Every alcoholic has their own personal rock bottom. Once you’ve hit it, it’s time to stop digging. We don’t all take that advice, of course — but then again, it isn’t rock bottom if you can keep digging, is it?
Sometimes we find ourselves losing friends, but that isn’t enough to dissuade us. Family goes by the wayside. We lose our careers, our finances are in ruins, we may even find ourselves sharing cheap motel rooms with bed bugs — or worse. For some of us, the urge to stop digging never stops; we just trade our shovels for jackhammers.
I’ve found myself in this situation before. I was never really one to socialize, so I didn’t have many friends to lose, and I don’t come from a close-knit family so there weren’t any kin to attempt to slow me down. I have lost jobs, though, over my drinking. I’ve lost my freedom over it several times. And I’ve lost more money than I’d care to imagine just for a few nights’ oblivion.
My true “stop digging” moment, though, was when my health began to fail. My kidneys and liver are, miraculously, intact. If you’re on the market for those, I’ll give you a discount, of course. The real issue I face, biologically, is the end result of years of hard drinking and terrible eating.
Every morning, noon, and night, I get to inject myself with insulin; the prize you win after a decade of drinking naught but vodka and never placing an order that didn’t end with, “would you like fries with that?”
And yet recently, as a complication thereof, I found myself in the hospital. A sad part of me was smiling as I laid in the ICU; I don’t drink anymore, but I’d have professionals repairing the damage I had done to myself. The six million (well, thousand, maybe) dollar man. I figured that someone in my position had dug as deep as one could, there were no more rock bottoms, and this was the first step toward physical improvement. I was being professionally lifted out of the hole I’d made.
I may have been done digging myself, but as one does when you’re uninsured in America, I shared a hospital room with someone in a somewhat similar medical predicament. Brian, we’ll call him. An affable guy, seemingly always in a cheery mood (as a result of constant morphine I’d later learn). In Brian I met a man who could dig much deeper and with much more fervor than I thought possible.
He was a younger guy — he looked younger than me, even, though he’d obviously put more years on his body than I had. Spent a lot of time on the phone, speaking to friends, giving and receiving updates on the minutiae of their lives. A social creature, like many barflies you’ll meet in your life. And yet his positive demeanor was a cover; he was, after all, in the hospital too.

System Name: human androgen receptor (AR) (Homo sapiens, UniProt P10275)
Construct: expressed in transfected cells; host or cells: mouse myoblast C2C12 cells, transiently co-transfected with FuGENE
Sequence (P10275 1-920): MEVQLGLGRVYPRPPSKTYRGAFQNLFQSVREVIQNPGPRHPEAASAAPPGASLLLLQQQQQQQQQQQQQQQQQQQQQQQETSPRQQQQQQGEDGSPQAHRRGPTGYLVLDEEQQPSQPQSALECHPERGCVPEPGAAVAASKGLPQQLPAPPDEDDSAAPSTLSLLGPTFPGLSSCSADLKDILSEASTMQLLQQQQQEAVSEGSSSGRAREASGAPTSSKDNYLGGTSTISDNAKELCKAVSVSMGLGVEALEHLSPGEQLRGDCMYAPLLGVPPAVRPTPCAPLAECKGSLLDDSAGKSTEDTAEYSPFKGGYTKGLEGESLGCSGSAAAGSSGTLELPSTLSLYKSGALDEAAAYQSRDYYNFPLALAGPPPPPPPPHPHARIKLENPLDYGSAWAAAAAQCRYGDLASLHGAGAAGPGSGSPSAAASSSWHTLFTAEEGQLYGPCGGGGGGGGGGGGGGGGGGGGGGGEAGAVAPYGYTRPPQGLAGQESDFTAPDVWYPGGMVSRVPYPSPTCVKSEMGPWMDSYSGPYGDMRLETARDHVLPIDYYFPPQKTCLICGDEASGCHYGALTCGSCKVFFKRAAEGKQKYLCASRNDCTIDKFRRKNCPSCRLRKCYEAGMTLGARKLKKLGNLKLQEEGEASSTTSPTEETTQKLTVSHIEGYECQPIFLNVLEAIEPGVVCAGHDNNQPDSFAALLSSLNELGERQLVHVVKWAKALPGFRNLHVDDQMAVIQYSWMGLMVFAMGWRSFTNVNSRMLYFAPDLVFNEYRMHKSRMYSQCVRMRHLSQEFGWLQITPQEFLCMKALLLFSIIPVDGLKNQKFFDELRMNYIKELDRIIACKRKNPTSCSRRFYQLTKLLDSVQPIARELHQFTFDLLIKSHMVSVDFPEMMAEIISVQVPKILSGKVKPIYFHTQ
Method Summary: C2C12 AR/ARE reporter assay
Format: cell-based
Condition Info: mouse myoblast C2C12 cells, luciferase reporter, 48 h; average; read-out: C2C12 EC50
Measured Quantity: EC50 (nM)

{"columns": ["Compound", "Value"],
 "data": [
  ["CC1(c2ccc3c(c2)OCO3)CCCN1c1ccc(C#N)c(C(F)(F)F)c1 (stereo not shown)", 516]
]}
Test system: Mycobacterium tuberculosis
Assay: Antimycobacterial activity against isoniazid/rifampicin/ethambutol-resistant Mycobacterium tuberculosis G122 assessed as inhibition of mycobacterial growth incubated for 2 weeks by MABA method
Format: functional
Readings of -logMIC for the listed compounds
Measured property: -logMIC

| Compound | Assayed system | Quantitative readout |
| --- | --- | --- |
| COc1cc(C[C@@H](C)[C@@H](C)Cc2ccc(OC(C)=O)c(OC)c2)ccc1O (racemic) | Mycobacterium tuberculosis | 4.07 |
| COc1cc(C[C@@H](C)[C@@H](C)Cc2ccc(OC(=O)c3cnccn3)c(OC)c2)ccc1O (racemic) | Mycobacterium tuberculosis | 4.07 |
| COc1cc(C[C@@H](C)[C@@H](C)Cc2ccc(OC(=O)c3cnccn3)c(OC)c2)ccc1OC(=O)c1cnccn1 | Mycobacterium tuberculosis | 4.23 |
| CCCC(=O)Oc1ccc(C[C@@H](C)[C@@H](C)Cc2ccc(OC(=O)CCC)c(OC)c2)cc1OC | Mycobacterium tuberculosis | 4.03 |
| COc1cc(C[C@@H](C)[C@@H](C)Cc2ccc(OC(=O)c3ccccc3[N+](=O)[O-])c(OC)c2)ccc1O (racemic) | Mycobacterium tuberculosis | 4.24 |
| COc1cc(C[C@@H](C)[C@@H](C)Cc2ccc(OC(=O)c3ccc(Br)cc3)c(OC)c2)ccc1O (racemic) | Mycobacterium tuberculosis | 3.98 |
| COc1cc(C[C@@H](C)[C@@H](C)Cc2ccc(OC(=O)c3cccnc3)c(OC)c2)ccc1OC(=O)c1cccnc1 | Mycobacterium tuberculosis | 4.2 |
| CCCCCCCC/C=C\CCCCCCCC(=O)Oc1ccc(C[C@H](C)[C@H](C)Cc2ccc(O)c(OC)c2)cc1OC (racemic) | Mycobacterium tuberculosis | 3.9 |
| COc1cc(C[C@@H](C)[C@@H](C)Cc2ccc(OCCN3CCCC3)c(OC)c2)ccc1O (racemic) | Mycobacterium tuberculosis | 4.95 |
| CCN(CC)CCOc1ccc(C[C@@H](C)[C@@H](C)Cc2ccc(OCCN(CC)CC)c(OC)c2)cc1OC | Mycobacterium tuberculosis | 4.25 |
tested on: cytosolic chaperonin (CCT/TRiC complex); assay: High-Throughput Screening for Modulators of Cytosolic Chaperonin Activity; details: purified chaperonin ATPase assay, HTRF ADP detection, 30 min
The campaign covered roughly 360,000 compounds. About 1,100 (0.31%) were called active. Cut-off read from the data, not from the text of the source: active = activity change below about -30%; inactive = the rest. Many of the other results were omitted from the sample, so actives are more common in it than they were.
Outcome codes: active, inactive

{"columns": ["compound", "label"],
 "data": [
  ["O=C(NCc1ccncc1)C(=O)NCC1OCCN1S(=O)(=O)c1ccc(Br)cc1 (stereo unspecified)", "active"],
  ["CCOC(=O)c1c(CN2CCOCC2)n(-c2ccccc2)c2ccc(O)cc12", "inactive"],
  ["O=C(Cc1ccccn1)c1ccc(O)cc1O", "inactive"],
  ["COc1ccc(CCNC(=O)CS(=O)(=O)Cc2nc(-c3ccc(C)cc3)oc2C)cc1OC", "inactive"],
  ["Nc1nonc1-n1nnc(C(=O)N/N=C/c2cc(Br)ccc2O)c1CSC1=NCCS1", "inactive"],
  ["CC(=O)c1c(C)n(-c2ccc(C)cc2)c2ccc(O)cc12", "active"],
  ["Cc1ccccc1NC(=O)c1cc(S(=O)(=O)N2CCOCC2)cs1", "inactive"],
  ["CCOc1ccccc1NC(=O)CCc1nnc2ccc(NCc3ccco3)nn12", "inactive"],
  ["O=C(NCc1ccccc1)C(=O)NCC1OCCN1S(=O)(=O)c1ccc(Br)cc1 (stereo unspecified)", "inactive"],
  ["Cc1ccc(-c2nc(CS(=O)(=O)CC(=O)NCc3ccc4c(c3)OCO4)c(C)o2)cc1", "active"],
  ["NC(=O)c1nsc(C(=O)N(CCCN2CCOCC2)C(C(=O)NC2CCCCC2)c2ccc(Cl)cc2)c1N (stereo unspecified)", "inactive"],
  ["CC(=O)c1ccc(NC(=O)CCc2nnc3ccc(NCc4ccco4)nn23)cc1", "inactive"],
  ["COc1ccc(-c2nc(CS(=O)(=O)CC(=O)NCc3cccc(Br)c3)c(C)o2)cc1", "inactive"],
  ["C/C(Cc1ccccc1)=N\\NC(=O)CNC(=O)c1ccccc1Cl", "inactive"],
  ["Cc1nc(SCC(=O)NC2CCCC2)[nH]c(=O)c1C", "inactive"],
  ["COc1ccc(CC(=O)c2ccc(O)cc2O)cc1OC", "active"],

Brian was there for two reasons: he was undergoing dialysis, as his kidneys had failed him, and he was in no way getting on a transplant list. The other? You know that neuropathy you hear about where you start to lose the feeling in your fingertips, your toes, your feet? He was there because he’d just had all of his toes amputated. All ten. And he just didn’t care.
We sat in mostly silence watching football on Sunday night. Hospital rooms aren’t festive environments for enjoying sporting events. Beyond that, I was a bit in awe — not the good kind — that someone could let things go so far. He was remarkably cavalier about the ordeal. He could no longer walk properly; he was being fitted for custom shoes. When he showered, he did so in a chair. And it just didn’t seem to bother him all that much.
Even this was not his bottom — and I was terribly thankful my bottom was not that deep. I couldn’t believe someone would carelessly allow pieces of their own body to be removed as a result of their drinking. I didn’t want to judge; it was more of an introspective issue — could I let that happen to me?
And when i’d convinced myself nobody could dig deeper than that, just before halftime, Brian looked over at me with a sly, opiate-laced grin on his face and said something that made me realize some have no bottom.
“Man, I would kill for a beer right now.”